What Is an Advance Directive?

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One item that is absolutely vital to an ironclad estate plan is an advance directive. An advance directive spells out your wishes regarding medical treatment in the event that you become incapacitated or incapable of making your own decisions.

Definition of an Advance Directive

Also commonly called a healthcare directive or healthcare power of attorney, an advance directive is simply a document with written legal instructions on medical treatment. It only takes effect if you become incapable of making those decisions on your own, such as if you are put in a coma, become incapacitated, etc. The purpose is to help medical professionals and caregivers make the right choices regarding medical treatment.

Types of Advance Directives

Advance directives take a number of formats, and choosing the right one for you is largely a matter of your life circumstances and personal preference. The main types of advance directives include the following.

Living Will

A living will is something like your regular will, except that you leave instructions on how your healthcare should be handled in the event that you develop a terminal injury or illness. Your living will may cover such items as:

  • Tube feeding and artificial hydration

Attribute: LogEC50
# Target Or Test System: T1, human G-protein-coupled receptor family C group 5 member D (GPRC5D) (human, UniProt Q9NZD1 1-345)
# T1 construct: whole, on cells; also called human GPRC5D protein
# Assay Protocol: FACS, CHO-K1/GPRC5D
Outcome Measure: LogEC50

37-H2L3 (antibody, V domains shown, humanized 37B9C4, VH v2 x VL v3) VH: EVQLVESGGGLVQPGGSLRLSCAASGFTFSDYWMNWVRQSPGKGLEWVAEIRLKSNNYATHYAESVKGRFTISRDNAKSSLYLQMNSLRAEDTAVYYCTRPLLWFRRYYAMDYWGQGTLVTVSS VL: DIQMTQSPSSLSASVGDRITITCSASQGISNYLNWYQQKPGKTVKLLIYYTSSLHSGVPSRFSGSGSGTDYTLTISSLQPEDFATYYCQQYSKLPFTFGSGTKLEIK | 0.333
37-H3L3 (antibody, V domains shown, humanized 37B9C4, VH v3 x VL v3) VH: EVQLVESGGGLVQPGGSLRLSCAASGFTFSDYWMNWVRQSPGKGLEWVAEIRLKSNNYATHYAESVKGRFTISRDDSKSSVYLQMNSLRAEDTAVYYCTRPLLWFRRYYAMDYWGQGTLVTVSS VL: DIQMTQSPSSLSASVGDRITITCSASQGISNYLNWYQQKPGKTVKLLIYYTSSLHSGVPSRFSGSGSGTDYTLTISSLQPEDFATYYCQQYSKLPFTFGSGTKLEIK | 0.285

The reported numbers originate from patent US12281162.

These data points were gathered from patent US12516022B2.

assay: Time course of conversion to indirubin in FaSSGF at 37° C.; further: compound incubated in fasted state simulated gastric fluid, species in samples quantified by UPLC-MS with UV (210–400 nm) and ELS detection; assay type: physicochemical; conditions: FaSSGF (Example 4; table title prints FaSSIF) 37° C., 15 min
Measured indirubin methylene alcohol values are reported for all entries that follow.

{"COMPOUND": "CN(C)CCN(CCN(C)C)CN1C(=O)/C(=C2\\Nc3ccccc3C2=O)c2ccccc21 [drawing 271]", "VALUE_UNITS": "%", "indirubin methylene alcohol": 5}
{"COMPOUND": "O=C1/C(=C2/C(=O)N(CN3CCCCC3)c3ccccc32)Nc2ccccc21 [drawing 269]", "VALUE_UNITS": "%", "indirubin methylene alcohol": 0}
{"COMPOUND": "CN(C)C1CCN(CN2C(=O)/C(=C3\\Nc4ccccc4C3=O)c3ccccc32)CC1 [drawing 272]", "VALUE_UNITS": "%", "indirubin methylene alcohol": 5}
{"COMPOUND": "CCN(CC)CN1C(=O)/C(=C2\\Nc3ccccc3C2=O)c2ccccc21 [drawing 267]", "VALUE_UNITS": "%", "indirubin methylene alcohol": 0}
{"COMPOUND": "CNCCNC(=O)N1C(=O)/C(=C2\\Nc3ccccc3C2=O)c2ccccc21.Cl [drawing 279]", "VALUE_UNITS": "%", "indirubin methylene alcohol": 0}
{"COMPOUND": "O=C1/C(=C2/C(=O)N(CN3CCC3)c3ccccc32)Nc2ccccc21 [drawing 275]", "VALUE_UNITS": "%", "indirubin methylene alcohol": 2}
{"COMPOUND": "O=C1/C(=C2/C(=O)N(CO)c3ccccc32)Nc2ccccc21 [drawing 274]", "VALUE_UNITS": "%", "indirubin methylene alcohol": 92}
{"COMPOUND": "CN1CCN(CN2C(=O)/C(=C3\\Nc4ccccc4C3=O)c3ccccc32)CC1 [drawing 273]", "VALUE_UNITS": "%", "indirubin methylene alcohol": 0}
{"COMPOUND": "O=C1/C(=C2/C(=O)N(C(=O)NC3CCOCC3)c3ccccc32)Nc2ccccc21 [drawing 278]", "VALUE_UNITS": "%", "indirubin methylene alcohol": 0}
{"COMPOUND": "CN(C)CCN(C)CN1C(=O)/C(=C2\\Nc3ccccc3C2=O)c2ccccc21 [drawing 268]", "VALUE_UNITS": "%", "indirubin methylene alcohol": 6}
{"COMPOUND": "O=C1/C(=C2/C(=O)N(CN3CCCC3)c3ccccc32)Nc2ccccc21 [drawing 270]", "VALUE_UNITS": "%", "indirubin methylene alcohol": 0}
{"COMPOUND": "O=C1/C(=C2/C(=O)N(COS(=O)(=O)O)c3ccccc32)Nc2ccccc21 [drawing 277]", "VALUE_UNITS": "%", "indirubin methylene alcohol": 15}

• Assisted breathing
  • CPR and other forms of resuscitation
  • Comfort care
  • Other life prolonging procedures
  • Wishes regarding organ and tissue donation

Health Care Power of Attorney

Health care power of attorney is authorization for another person to make decisions on your behalf. Unlike a living will, power of attorney not only covers terminal disease and end-of-life scenarios, but also situations in which you’re incapacitated and unable to make decisions for yourself.

A healthcare power of attorney is best if you have someone you can trust to make decisions that are in line with what you’d want and that would be in your best interest.

Mental Health Treatment Preference Declaration

Similar to a living will, a mental health treatment preference declaration gives instructions for your treatment if you become unable to make those decisions for yourself. However, this form covers mental health treatment exclusively, such as the administration of psychotropic drugs or admission to a mental health care facility.

Do-Not-Resuscitate Order

A Do-Not-Resuscitate (DNR) order is an order to refrain from administering CPR in the event that your heart stops beating or you stop breathing. A DNR order can be part of your advance directive or separate from your estate plan.

Advance Directives as Part of Your Estate Plan

Estate planning is all about taking care of your future and the future of your family and loved ones. To be truly prepared, you’ll need to plan for every eventuality, including if you become terminally ill, injured, or otherwise incapable of making your wishes known regarding medical treatment.

You might opt for only a living will or healthcare power of attorney, or you might include both in your estate plan. Having both can cover gaps in either one. For instance, if your living will doesn’t mention a particular type of treatment, a proxy with power of attorney can make a judgment call on your behalf.

For more information on creating an advance directive (or estate planning in general), contact Hart David Carson LLP today. We can help you get started with your estate plan.

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